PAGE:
Tl;Dr: Less means more; It’s time to stop using judge hives and replace them with pairs of qualified, competent and professional refs/judges with authority; let’s give them more power, let’s make a few changes which could eventually raise the controversial bar of judging everywhere.
HEMA tournaments have been thriving for the past few years. A natural evolution within our hobby/sport/martial art has put them on a very prominent spot. Many different rulesets are used around the world. Some use the afterblow, some put emphasis on initiative. Some use weighted scoring, some score everything the same. Some use difficult combinatorics, some are rather simplistic.
No matter what ruleset you prefer, no matter how good the original idea behind the rules may have been, every single ruleset usually breaks down on one thing – judging.
Judging equals quality and consistency
Concepts like Afterblow and Vor (right of way variant) both assign priority to certain fencing actions which they theoretically value. Each of these concepts has got its downsides but that doesn’t matter if you know that you will get the same judgement for the same repeated action.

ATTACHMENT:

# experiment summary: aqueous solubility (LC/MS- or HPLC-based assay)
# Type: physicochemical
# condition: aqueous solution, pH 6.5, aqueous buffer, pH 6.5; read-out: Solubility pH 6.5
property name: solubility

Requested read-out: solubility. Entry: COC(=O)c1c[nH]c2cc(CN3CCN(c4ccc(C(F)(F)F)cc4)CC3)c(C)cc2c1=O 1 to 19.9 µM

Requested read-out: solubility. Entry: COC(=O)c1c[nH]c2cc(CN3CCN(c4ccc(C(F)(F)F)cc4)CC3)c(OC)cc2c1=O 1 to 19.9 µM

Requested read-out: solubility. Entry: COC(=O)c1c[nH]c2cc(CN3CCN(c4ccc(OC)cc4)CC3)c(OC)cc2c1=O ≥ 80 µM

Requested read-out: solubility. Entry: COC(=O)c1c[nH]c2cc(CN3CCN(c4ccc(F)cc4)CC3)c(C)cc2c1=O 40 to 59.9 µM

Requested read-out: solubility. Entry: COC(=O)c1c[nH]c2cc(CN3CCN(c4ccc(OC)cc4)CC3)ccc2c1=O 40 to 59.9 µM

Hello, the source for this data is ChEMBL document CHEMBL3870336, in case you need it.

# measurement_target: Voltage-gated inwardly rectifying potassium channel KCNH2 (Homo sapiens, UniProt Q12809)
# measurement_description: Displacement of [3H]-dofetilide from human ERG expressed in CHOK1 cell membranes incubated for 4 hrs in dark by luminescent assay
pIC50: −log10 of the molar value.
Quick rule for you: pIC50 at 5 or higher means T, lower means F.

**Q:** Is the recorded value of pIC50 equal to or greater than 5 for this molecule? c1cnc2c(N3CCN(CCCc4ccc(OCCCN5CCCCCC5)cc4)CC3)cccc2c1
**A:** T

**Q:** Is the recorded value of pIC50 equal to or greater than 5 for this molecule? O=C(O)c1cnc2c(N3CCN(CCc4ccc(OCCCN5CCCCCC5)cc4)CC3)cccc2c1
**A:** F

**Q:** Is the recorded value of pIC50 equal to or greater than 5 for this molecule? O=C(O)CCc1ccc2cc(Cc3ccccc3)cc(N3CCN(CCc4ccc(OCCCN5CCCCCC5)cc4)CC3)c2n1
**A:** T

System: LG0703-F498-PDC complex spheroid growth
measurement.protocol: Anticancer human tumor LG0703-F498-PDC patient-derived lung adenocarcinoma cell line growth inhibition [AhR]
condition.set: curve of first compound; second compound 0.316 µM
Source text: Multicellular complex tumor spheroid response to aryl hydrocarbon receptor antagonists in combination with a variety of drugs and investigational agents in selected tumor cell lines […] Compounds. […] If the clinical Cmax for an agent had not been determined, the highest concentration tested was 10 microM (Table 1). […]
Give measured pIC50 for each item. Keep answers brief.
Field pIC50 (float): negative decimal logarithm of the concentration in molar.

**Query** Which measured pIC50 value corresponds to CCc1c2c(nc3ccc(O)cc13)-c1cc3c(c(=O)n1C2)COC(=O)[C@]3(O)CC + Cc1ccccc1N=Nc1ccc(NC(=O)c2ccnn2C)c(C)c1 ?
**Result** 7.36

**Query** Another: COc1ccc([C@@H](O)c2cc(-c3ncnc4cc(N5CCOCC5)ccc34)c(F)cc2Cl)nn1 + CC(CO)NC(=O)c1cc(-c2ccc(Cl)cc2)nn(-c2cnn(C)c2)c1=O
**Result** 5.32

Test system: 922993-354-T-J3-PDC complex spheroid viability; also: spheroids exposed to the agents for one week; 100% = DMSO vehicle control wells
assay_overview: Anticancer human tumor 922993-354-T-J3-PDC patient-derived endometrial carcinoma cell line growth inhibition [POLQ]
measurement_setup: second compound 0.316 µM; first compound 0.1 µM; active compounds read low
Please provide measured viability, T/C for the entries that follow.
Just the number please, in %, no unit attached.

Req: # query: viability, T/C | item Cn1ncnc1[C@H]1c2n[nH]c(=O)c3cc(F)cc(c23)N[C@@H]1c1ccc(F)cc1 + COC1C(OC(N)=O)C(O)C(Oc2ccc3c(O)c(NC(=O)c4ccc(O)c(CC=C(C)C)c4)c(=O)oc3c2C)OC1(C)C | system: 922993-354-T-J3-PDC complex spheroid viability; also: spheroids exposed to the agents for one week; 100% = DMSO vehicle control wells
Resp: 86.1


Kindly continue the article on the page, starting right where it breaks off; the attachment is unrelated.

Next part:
Consistency of judging is in my opinion even more important than quality. When judging isn’t consistent, meaning for the same action you don’t get the same outcome on different occasions, the point attribution is rather random and the result is no different than if you’ve rolled the dice.
Quality on the other hand means the ability to judge correctly. To differentiate the type of attack, the target and all the other factors that may stem from a ruleset. Generally, the basic training that a judge should undergo and his continuous experience should build up quality.
In order to boost the quality of judging, different organizers, creators, federations and groups have been trying different models. Maybe the most prominent of those is the system of 4+1 – 4 corner judges who raise flags and a referee who announces the result of the judging (side note: in some systems refs are able to overrule judges). But is this system really better than simple models? The answer is NO and my suggestion is to move from this model as soon as possible.